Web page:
Syriza’s rout in the Greek general election

The first round of Greece’s general election Sunday was won comfortably by the ruling conservative New Democracy (ND) party, with almost 41 percent of the vote. It was a rout for the largest opposition party, Syriza (the “Coalition of the Radical Left”), which secured just 20 percent, a fall of 12 percentage points since 2019.

ND’s victory came despite widespread opposition in the working class to its austerity agenda, its homicidal pandemic policies, leading to six million infections and over 36,000 deaths, and its placement of Greece at the centre of NATO’s de facto war against Russia.

The result was not even impacted by the weeks of mass protests and strikes following the horrific death of 57 mainly young people in February’s train crash in the Tempi valley, caused by decades of cuts and the slashing of staff.

Electoral map of Greece showing Syriza’s rout by New Democracy. New Democracy won 58 out of 59 of Greece’s electoral districts. The sole electoral district won by Syriza is marked in red on the map. [Photo: screenshot: Greek Ministry of Interior election page]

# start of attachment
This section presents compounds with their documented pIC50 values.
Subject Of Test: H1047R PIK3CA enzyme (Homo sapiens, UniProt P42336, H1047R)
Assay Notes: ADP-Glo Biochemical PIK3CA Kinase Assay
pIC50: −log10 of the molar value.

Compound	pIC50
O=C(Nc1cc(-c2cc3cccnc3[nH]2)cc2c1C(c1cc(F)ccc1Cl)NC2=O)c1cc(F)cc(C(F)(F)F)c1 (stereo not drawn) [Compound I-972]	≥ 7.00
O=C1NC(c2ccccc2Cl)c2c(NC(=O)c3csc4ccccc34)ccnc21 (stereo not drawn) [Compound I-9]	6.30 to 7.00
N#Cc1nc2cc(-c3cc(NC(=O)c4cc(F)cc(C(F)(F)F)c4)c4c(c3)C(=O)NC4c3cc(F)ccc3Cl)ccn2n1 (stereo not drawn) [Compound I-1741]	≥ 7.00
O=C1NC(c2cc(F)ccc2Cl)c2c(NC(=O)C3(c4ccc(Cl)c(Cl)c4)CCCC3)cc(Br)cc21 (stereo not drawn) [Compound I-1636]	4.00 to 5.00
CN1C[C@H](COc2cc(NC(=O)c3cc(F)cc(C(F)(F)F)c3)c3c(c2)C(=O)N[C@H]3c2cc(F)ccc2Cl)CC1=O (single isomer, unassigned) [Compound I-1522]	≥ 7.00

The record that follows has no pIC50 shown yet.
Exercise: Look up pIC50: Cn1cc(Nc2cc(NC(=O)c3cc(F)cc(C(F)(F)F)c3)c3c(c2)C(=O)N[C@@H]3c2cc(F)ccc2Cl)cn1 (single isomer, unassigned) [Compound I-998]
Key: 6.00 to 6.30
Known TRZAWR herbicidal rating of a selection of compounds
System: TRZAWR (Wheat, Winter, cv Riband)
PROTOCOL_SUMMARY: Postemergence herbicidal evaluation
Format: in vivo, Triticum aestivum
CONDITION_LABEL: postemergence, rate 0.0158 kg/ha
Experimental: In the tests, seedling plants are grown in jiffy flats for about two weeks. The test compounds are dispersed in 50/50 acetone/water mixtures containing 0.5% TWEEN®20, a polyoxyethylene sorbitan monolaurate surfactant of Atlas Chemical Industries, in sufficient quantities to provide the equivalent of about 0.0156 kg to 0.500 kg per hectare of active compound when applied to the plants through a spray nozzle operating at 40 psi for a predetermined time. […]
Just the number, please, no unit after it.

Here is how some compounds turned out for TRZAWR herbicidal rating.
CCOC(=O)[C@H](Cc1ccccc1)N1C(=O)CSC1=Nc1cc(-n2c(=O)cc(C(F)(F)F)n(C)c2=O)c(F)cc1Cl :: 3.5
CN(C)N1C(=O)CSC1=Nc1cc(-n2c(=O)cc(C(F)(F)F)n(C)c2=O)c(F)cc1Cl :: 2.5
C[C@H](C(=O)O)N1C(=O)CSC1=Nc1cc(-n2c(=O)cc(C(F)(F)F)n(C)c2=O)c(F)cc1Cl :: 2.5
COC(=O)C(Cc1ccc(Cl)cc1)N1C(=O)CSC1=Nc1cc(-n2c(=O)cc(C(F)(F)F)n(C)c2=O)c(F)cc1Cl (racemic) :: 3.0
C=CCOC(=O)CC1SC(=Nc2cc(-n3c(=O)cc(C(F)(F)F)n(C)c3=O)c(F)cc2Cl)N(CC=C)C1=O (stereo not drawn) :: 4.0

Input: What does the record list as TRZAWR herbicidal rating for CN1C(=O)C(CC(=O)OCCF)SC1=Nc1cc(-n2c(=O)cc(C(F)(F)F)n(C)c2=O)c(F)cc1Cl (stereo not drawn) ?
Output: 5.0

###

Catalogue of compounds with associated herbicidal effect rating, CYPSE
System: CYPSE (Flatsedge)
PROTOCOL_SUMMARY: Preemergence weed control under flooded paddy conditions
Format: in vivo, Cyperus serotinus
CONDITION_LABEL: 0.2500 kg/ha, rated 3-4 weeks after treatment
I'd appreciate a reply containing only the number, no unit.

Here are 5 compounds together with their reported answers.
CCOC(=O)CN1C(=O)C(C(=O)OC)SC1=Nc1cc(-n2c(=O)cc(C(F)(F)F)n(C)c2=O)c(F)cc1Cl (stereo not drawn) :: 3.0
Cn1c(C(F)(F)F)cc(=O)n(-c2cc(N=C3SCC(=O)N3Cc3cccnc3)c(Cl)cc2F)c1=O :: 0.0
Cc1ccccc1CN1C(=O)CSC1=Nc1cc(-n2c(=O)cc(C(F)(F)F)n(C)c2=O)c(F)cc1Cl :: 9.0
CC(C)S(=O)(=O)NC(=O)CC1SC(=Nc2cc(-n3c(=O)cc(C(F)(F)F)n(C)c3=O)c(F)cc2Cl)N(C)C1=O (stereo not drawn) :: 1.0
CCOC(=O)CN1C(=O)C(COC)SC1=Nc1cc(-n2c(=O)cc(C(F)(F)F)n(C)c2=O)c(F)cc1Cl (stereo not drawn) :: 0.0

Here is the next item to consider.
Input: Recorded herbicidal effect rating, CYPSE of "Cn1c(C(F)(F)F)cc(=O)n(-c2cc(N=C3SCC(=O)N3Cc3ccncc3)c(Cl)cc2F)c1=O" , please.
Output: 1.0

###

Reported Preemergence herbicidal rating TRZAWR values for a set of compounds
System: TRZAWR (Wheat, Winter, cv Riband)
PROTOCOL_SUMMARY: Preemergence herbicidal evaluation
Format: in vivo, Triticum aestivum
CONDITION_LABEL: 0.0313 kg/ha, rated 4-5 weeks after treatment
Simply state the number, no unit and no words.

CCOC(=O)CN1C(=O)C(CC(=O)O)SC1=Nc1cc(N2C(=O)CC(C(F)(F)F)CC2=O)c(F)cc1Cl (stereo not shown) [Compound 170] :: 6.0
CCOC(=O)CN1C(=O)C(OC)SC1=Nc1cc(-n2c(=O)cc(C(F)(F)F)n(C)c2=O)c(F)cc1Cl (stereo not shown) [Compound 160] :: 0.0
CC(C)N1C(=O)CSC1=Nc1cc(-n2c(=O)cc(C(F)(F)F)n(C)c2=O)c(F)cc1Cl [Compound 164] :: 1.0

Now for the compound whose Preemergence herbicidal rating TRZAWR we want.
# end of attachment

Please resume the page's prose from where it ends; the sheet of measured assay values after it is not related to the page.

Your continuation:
Workers are in acute social distress, having been bled dry by 15 years of austerity. Under these conditions, the victory of ND can only be explained by the absence of any genuine left alternative. The great majority of the working class concluded that none of the official parties of the nominal left—Syriza, PASOK and the Stalinist Communist Party of Greece (KKE)—were significantly different from ND. Voting is compulsory in national elections in Greece, but some 40 percent of the electorate abstained from voting at all.

Syriza’s period in office, from 2015 to 2019, and the years since its initial defeat by ND, have demonstrated that it is a party of European Union-dictated austerity that has acted as one of Europe’s main jailers of refugees and has played a decisive role in facilitating NATO’s war against Russia.

The record of Syriza is a strategic experience for the international working class, demonstrating the bankruptcy of claims made by pseudo-left tendencies around the world that meaningful change can be made by voting their pro-capitalist parties into government. It is essential for workers to consciously reject this political trap amid mounting strikes and protests internationally that raise the necessity of a socialist struggle against capitalism.  

Greece’s then prime minister, Alexis Tsipras, addresses members of his Syriza party during a meeting, in Athens, May 27, 2019 [AP Photo/Yorgos Karahalis]

2023-05-24 01:32:29